Arjan Stavast, LNG Global Business Development Manager Marine for Shell, told the IBIA conference that Shell intends to set up LNG bunkering facilities in locations where they are already active in LNG supply to domestic users, including Norway, Rotterdam, Gibraltar, Middle Eastern locations, Singapore and Houston. In Rotterdam, for example, Shell is planning to put an LNG bunker vessel into service in 2017.
Shell has also signed an agreement with the Port of Gibraltar, the busiest bunkering port in the Mediterranean, to look into developing LNG bunkering in conjunction with providing supply to a natural gas-powered electricity plant being built there.
Singapore is also going to introduce LNG bunkering. “Our aim is to provide all types of fuel the market needs,” Md Elfian Harun, Assistant Director (Bunker Services), Maritime and Port Authority of Singapore (MPA) told the IBIA convention.
Singapore has already awarded two LNG bunker supply licensees, one of them to Pavilion Gas and the other to a Shell/Keppel partnership. Singapore is also supporting vessels to adapt to use LNG as fuel with funding, and developing LNG bunkering standards and procedures.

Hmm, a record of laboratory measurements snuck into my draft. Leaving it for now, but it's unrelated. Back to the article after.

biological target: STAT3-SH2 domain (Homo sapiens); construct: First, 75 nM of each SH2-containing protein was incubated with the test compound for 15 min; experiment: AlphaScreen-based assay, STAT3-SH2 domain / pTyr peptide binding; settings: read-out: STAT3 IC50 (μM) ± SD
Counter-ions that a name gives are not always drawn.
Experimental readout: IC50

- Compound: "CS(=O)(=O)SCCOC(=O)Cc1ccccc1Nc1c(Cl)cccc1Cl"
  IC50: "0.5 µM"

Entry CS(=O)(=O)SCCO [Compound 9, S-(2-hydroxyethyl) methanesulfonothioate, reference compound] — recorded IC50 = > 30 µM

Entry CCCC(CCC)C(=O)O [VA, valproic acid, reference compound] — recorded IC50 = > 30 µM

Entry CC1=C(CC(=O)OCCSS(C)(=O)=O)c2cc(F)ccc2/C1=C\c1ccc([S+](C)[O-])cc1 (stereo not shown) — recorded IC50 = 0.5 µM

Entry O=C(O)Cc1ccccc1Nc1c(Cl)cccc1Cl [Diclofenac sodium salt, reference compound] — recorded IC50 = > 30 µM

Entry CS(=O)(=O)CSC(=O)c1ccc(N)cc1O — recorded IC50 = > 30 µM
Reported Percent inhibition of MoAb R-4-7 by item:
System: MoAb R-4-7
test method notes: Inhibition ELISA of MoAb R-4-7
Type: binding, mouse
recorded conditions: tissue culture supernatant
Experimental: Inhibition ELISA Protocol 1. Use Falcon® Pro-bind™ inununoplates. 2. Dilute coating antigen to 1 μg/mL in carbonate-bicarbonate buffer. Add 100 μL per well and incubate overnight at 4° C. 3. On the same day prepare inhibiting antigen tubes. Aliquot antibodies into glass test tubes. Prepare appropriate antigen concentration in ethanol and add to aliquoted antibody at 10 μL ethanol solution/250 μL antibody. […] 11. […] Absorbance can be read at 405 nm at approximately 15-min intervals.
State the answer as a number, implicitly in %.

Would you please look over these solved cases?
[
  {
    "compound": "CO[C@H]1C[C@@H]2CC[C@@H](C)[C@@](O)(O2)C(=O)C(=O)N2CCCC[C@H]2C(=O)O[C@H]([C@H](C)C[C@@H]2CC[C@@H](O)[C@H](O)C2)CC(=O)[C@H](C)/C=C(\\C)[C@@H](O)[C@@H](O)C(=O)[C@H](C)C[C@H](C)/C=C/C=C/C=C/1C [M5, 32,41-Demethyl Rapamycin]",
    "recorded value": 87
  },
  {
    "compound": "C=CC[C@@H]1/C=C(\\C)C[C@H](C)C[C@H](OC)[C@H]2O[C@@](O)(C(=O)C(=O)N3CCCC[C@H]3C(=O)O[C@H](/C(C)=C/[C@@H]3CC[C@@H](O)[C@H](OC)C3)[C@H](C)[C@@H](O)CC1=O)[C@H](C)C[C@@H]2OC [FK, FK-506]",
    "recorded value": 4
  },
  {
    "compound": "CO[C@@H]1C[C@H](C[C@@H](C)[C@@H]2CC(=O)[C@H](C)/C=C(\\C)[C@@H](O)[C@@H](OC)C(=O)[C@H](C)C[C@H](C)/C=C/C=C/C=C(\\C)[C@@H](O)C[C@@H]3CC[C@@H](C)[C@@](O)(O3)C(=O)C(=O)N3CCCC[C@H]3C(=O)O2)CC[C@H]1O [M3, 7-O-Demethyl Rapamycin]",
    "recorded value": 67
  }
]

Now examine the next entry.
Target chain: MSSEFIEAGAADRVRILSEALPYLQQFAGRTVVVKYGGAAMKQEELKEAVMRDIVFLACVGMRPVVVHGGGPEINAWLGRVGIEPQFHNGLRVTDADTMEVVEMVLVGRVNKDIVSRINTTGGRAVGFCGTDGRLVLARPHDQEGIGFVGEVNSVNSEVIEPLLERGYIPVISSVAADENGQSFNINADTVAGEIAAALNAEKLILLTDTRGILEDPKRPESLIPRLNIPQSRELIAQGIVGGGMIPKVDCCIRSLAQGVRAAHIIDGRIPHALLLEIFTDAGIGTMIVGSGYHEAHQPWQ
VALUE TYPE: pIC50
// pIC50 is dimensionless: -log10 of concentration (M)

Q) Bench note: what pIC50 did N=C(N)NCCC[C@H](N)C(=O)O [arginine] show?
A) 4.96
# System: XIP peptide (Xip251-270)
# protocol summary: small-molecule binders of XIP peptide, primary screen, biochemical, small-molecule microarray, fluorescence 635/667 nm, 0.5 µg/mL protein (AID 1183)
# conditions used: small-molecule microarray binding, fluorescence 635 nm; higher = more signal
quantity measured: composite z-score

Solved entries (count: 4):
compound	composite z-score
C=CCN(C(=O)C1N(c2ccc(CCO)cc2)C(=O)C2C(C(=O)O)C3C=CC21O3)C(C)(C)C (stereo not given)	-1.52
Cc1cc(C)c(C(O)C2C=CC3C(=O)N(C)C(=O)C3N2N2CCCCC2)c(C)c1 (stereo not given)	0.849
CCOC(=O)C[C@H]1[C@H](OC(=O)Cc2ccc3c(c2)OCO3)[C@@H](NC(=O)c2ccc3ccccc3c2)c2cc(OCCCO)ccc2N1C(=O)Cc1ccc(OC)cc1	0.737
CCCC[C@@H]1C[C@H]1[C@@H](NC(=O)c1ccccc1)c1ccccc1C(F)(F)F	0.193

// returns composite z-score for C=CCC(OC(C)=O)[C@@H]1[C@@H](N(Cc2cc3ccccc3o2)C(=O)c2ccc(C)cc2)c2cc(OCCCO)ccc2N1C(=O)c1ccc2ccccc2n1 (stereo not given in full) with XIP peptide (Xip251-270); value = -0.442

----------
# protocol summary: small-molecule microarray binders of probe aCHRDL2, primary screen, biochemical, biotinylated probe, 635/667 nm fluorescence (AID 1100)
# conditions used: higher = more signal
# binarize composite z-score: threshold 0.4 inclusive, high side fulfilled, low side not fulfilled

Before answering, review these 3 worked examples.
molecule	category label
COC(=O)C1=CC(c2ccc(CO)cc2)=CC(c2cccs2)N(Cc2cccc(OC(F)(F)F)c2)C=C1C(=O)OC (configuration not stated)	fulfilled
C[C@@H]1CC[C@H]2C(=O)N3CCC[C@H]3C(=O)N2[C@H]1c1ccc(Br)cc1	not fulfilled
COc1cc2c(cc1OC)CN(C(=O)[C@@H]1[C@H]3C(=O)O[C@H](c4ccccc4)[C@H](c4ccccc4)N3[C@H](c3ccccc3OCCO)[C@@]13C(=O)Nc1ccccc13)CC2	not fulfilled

In Europe, several ports have been making use of European Union (EU) funding aimed at encouraging the uptake of LNG as a transport fuel, including Tenerife. This island in the Atlantic, just off the northwest coast of Africa, will soon be offering LNG bunkering, Airam Diaz, Commercial Director, Ports of Tenerife, told the IBIA convention.
A regasification plant is being built at a new port, Granadilla, to provide power for Tenerife, and there are also plans to fuel vehicles and ships. The new facility is already slated to provide LNG to two new AIDA cruise vessels, starting in 2017.